Hot Pockets wants to be cool among foodies
To the parade of familiar products that are remaking themselves to lure foodies, add this unlikely entrant: the Hot Pocket.
The brand wants to ditch its decades-long reputation as a thawed-out brick of dough with machine-cut blocks of lunch meat. Instead, it wants the microwaveable turnovers to be taken seriously as a sandwich with street cred among gastronomes.
Hot Pockets, owned by Nestle USA in Glendale, is approaching its 30th anniversary by revamping ingredients, packaging and promotion in what Marketing Director Daniel Jhung calls “the biggest relaunch in the history of the brand.”
The hope is to better appeal to the so-called millennial generation of young foodies while escaping from a recent revenue rut.
To do it, the company is stuffing its dozens of Hot Pockets varieties with more upscale ingredients, including premium meats such as shaved hickory ham and slow-cooked Angus beef. The two new types of crust include a buttery garlic option and a crispy version akin to a savory croissant.
The items, made in kitchens in Chatsworth and Kentucky, will be available not only in grocery stores but also via the recently expanded Amazon Fresh online delivery program.
Celebrity chef Jeff Mauro, host of the Food Network series “Sandwich King,” has signed on to plug the updated products and potentially even design a Hot Pocket himself.
“It’s had a resurgence,” Mauro said of the snack brand’s public awareness.
But over the last few years, Hot Pockets sales — along with revenue throughout the frozen sandwich category — have declined slightly, Nestle said. Early last year, the company laid off a sixth of the Chatsworth factory’s staff, or more than 100 workers, and trimmed the production week to four days from six.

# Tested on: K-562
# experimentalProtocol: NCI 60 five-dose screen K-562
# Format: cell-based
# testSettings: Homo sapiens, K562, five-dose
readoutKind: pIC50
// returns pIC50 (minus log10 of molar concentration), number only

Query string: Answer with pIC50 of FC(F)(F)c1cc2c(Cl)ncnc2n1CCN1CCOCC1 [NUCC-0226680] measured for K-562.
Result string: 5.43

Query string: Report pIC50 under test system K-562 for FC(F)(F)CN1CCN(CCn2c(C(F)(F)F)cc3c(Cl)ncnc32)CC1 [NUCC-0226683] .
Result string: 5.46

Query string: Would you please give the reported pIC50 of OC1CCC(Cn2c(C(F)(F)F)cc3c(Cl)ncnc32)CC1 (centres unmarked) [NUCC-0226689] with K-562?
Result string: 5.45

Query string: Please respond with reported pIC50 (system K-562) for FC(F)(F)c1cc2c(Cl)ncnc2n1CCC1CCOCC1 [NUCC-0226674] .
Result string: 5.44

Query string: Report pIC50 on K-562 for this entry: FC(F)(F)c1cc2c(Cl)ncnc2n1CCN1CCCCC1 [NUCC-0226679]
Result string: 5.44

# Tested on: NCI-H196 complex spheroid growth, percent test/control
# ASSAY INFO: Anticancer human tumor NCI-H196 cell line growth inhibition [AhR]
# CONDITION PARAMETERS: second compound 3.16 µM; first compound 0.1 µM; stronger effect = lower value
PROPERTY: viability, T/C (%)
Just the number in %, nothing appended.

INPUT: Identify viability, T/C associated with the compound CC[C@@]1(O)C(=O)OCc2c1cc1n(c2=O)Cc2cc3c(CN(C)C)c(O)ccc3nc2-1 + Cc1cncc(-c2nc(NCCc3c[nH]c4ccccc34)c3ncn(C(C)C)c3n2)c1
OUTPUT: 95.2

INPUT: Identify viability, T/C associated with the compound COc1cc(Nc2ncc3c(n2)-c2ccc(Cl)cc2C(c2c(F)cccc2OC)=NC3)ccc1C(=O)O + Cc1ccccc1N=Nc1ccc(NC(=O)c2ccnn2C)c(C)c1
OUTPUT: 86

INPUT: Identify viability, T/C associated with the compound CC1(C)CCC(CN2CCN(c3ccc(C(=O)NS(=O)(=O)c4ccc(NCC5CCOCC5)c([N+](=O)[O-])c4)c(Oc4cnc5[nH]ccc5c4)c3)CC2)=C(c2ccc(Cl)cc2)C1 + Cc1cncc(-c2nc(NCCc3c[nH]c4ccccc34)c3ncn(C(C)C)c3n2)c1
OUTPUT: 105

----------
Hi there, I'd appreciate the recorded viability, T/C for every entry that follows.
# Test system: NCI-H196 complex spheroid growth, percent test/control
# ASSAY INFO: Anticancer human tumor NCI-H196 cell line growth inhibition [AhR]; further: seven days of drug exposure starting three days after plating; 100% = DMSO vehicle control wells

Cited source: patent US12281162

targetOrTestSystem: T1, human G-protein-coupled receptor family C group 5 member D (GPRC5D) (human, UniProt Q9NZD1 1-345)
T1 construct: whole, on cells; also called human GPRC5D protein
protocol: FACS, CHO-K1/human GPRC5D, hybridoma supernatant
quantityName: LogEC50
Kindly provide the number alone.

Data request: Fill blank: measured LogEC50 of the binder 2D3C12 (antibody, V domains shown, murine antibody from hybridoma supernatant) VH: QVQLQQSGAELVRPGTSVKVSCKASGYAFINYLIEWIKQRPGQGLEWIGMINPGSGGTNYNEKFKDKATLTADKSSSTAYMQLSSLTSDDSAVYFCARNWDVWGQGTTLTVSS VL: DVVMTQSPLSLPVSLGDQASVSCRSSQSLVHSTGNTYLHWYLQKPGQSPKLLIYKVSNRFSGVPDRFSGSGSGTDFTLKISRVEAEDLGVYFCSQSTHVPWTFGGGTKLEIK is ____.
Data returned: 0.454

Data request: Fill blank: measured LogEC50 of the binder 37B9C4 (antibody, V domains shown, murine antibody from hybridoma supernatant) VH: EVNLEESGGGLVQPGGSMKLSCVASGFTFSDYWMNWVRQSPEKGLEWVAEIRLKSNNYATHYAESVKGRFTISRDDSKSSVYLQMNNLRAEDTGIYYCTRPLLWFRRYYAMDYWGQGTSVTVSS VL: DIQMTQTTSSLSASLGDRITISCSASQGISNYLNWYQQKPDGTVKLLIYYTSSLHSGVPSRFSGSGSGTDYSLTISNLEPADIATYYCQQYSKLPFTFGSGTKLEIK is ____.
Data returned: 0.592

“People think frozen food is bland,” Jhung said. “We’d like to break that perception, to reintroduce it like something you’d make at home, just on a bigger scale.”
As consumers become more epicurean, more aware and accepting of unexpected tastes and more adamant about sourcing, fast-food restaurateurs and packaged-food manufacturers are scrambling to adopt culinary strategies pioneered at more high-end establishments.
“The food standards for the millennial generation are increasing,” said Hot Pocket Brand Manager Kevin Holmes. “They may not be going to Bobby Flay’s restaurants, but they still expect a little bit of the same flavor. We wanted to raise our bar as well, step up our game a little bit.”
Nestle acquired the Hot Pockets brand from Chef America for $2.6 billion in 2002, at a time when freezer-aisle snacks were booming. Now, the company is spending millions of dollars on its advertising campaign, boosting its marketing budget as much as 20%.
The new Hot Pockets will roll out with packaging in bolder colors to attract young buyers. The boxes will also call out the fancy meats and crusts to draw the mothers responsible for two-thirds of Hot Pocket purchases, Holmes said.
Over the last 25 months, more than a dozen bakery technology, culinary and research and development employees have worked on the upscale Hot Pocket. Some went on food tours to major national gastronomy centers, such as New York and Chicago, occasionally visiting 14 restaurants a day.
Mauro is the first food celebrity to join the team, though the company has hired pitchmen in the past such as rapper Snoop Dogg and actor David Hasselhoff to represent its Hot Pockets and Lean Pockets brands.
Mauro has filmed a series of commercials in which he pulls people from the street to gauge their reaction as they try one of the new Hot Pockets. In another video, he tours the Hot Pockets kitchen, which he calls “my version of Willy Wonka — the most mesmerizing process on an enormous scale.’
“I think every young man has had a relationship with the brand,” he said, reminiscing about the broccoli cheddar Pockets his mother kept in the freezer for her four children.
Down the line, Hot Pockets is considering making its products in smaller sizes for consumers concerned about portion control. As for whether it’ll start using more natural ingredients, Jhung said, “We’re still working on it.”
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